The day I got the call saying I was a bone marrow match was one of the happiest days of my life. I thought it was my chance to really make my mark. I started the screening process and before long received a message saying that the procedure was canceled. I was devastated! My life-saving dream was shattered! That’s when I decided to donate my spare kidney. I started the lab work on my 40thbirthday. It was my way of celebrating health and good fortune.
I wasn’t always so healthy. I grew up in a household full of cigarette smoke and pet dander and spent the first half of my life tied to a rescue inhaler. As soon as I separated myself from those allergens and got a big dose of Prednisone, I found myself making up for lost time. I started running and eventually ran a marathon. I also took up cycling.
Some co-workers talked me into participating in Bike to Work Day. I did the 45-mile round-trip on my mountain bike and loved it. My brother was into road cycling, so on a long layover in Denver, I rented a road bike to see what the hype was all about. When I beat my big brother up a four-mile climb, I was officially hooked. Shortly after, a friend gifted me a subscription to Adventure Cyclist. This magazine opened my eyes to a whole new world. When I learned that everyday kind of people ride cross-country, I knew it was something I wanted to do. After a couple short bike overnights to test the waters, I took the leap and rode my bicycle 2,000 miles from Canada to Mexico along the Pacific Coast.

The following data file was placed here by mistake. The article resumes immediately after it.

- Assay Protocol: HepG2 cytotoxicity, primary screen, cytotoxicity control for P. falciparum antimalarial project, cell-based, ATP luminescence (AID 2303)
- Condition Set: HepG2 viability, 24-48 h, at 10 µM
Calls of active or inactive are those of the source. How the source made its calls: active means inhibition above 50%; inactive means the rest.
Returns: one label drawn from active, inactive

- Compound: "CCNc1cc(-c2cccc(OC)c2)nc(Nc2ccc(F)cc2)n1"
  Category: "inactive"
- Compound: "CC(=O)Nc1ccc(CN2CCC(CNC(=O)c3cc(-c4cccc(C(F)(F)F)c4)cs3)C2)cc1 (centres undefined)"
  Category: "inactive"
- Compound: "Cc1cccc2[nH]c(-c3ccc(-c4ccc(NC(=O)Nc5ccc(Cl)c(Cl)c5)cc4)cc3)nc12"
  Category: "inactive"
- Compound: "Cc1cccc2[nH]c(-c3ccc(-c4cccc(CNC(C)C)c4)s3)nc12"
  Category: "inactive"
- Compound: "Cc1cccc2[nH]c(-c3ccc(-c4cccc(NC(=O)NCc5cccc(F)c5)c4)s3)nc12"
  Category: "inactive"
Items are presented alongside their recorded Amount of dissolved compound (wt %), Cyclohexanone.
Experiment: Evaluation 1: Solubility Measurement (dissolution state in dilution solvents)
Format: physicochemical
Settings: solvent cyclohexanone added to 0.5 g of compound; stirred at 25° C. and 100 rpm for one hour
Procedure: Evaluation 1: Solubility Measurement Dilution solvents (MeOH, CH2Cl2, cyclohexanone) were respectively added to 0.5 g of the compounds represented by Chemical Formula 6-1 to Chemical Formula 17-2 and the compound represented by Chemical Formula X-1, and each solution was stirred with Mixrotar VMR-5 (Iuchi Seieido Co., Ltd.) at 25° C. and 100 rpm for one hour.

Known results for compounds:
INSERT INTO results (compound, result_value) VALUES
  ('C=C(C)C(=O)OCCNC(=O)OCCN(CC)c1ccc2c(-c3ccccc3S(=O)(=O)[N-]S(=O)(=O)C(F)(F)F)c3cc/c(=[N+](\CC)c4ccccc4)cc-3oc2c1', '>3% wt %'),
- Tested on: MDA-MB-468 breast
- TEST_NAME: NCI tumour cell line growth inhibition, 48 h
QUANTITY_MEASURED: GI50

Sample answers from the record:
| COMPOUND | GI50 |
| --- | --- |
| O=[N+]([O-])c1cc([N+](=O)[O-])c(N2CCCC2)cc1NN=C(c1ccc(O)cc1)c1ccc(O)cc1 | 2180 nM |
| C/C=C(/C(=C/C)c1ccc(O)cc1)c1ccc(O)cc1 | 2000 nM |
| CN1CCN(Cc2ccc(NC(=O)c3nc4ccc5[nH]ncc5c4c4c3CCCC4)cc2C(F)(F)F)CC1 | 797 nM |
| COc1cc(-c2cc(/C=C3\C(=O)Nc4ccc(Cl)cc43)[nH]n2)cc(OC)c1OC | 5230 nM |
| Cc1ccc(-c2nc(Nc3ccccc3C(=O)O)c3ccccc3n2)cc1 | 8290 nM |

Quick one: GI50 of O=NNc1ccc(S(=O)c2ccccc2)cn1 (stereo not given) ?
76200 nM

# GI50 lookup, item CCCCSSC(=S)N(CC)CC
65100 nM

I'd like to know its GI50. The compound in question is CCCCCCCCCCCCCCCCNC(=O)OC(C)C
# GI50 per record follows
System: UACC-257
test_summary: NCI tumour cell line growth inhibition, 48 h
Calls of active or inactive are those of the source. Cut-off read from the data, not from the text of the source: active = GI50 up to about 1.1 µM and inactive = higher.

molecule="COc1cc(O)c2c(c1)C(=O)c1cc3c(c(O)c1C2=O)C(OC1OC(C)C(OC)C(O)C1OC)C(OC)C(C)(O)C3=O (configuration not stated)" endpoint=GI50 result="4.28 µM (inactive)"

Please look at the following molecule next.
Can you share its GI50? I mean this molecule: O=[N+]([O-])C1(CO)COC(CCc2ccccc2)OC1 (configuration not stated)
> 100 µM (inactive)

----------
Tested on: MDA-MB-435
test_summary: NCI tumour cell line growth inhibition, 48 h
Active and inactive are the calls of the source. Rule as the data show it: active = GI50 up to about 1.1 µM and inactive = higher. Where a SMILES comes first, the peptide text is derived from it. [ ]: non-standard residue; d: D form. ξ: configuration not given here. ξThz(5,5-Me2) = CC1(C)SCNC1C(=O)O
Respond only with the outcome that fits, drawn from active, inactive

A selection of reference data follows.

The following year I went under the knife. My kidney was flown from Dallas to Denver to save a stranger. It was a dream come true. I wanted desperately to save a life. To leave a legacy. To do something epic. Nothing up until this seemed like enough. I volunteered and donated pints of blood and long ponytails. I left my thirteen-year career as a project manager to own and operate a Pilates studio. I knew all of this was impactful, but it wasn’t quite what I dreamt about.
I had an easy surgery and quick recovery. Being in good shape prior helped. So did reading the book Prepare for Surgery Heal Faster and following their guided mediation. I also didn’t tell many people about the surgery to avoid potential negativity. I stayed one night in the hospital and had a wonderfully supportive husband that did basically everything around the house for at least a week. My Mom came to visit shortly after and we ate out every single meal, which jump-started my appetite. My husband was especially happy when I felt up to having a beer with him again!
I babied myself for the first year after surgery. I had plenty of energy and felt great, I just didn’t have the desire to push myself physically. I trusted my gut instinct and simply thought of it as a way of thanking my body and honoring the medical miracle. Fifteen months post-surgery I rode the Hotter’N Hell Hundred. My body felt great throughout the 102-mile ride. My heart, on the other hand, broke for those dealing with mechanical issues and major crashes along the route. I’ve always been a sensitive soul, but my concern for others has been amplified since the kidney donation.
I try to drink plenty of water. I get my nutrients from plants and avoid protein powders. I’m still searching for ways to help others. I recently founded the Lone Star Wheelers. It’s a free community service offering wheelchair bicycle joyrides to the sick, elderly, and disabled. Life is good!